Police: Idling cars are prime targets for thieves

January 01, 2019 06:10 PM

Police in the Twin Cities are renewing a warning to drivers that leaving their cars running unattended could lead to a ticket and, often times, something worse.

As the temperatures dropped to single digits on New Year's Day, police say they're tracking a related increase in stolen cars – many with the keys still inside.


That trend has the Minneapolis and St. Paul police departments pleading with drivers to avoid starting their cars and going back inside to stay warm.

"Even if the car is secured, locked up, but still running and there's a key in it, we've had people smashing windows to steal cars," said John Elder, director of public information for Minneapolis Police. "The message is: You run a much higher risk of having your car stolen if it's idling and you're not with it."

Elder tells KSTP the department has seen a concentration of stolen cars in the Whittier, Lowry Hill East and Stevens Square neighborhoods.

More from KSTP:

Investigation underway after vehicle stolen in St. Paul found in St. Cloud

St. Paul police say about half of the cars stolen on the city's east side last month still had the keys inside. Over the course of one week last month, police in Minneapolis say 18 of 21 stolen cars in the southeast part of the city still had the keys inside.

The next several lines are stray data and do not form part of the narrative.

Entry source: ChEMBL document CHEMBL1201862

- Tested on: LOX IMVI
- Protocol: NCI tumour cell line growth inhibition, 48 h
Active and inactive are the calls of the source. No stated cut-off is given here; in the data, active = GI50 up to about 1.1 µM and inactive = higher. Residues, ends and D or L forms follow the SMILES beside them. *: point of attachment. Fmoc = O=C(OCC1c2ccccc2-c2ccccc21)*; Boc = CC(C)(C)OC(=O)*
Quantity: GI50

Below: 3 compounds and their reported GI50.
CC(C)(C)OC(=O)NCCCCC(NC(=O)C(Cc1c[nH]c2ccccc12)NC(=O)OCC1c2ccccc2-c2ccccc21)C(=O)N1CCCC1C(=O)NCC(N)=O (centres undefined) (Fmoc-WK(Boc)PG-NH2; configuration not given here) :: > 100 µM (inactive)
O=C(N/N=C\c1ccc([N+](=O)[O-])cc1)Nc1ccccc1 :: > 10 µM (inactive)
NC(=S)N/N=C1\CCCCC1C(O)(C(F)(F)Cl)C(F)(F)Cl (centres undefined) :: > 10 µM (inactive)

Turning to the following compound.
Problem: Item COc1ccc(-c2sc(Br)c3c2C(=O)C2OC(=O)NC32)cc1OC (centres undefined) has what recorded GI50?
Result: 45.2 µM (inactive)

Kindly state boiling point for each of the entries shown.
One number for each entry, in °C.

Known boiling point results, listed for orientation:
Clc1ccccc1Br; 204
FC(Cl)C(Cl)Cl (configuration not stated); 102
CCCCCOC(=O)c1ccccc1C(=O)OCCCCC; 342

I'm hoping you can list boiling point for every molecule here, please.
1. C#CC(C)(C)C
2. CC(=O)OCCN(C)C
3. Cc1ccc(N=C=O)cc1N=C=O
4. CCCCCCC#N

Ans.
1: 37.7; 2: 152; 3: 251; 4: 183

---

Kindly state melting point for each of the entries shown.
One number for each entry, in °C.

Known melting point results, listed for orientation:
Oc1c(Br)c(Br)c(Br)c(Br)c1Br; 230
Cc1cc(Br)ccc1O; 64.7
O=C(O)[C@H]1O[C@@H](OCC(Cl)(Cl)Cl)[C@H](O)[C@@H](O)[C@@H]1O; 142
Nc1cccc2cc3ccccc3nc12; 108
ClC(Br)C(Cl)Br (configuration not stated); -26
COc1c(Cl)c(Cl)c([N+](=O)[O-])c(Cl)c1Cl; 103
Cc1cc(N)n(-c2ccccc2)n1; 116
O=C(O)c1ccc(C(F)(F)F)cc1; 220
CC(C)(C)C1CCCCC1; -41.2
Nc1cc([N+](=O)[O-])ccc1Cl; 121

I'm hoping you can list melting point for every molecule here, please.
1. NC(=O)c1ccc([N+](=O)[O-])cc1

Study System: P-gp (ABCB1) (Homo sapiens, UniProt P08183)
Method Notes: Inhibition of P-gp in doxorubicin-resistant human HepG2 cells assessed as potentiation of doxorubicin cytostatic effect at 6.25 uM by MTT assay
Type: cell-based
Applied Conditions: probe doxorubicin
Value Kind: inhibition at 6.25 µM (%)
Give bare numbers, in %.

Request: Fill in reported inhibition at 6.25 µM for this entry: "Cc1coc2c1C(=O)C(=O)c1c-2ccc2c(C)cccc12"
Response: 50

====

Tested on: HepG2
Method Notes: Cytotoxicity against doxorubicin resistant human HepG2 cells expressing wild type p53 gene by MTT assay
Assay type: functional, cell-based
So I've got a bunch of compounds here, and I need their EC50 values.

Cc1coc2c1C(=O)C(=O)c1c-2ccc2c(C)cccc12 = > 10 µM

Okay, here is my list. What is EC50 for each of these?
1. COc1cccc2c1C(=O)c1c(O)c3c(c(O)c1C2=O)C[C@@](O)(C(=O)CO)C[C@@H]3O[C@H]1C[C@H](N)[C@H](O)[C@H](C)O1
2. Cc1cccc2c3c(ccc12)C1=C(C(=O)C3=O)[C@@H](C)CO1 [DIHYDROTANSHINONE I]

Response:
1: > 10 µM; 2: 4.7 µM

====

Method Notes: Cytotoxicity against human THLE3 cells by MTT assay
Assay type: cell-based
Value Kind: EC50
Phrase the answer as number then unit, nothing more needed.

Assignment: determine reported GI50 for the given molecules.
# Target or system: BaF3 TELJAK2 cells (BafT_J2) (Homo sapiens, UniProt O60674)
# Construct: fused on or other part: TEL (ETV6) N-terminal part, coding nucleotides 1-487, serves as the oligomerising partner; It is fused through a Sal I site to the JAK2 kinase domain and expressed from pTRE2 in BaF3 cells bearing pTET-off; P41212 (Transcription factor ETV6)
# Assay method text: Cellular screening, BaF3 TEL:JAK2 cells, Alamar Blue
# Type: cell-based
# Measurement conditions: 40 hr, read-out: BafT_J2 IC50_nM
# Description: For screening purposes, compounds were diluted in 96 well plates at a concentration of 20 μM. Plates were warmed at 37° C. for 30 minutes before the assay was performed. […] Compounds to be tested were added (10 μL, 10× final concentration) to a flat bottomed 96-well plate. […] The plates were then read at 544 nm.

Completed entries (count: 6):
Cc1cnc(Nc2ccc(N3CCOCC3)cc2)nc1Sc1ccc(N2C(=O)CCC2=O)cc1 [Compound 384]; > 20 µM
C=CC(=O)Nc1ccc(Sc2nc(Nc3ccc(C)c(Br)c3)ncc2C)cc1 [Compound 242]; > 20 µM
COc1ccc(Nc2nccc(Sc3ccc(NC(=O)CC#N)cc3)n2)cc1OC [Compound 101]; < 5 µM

"I actually had no idea. I didn't even know it was a thing," said Sydney Rehbein as she and a group of friends got into a Jeep on Grand Ave. that had been idling for more than ten minutes.

"I don't like getting in a cold car. I guess it's worth it for me," Rehbein said.

She and her friends did use a remote starter to turn on the vehicle, which police say is allowed by city ordinances. But there is still a time limit on how long a car is supposed to idle. In Minneapolis, it's 3 to 5 minutes per hour, depending on the type of vehicle.

"No one's sitting out there with a stopwatch and remote starts are acceptable. People just need to be cautious how long they're letting it idle for," Elder said.

Others who live in areas hit by an increase in car thefts say they've gotten the message and avoid the temptation to warm up their cars before getting in.

"I'm from the south side, so I don't because of that exact reason," said Isaiah Whitmore, who spoke to KSTP in the Stevens Square neighborhood. "You put a cookie jar up on a shelf or whatever and you tell a kid, 'Don't touch it,' why would they not touch it if you leave, you know?"

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Eric Rasmussen

Copyright 2019 - KSTP-TV, LLC A Hubbard Broadcasting Company


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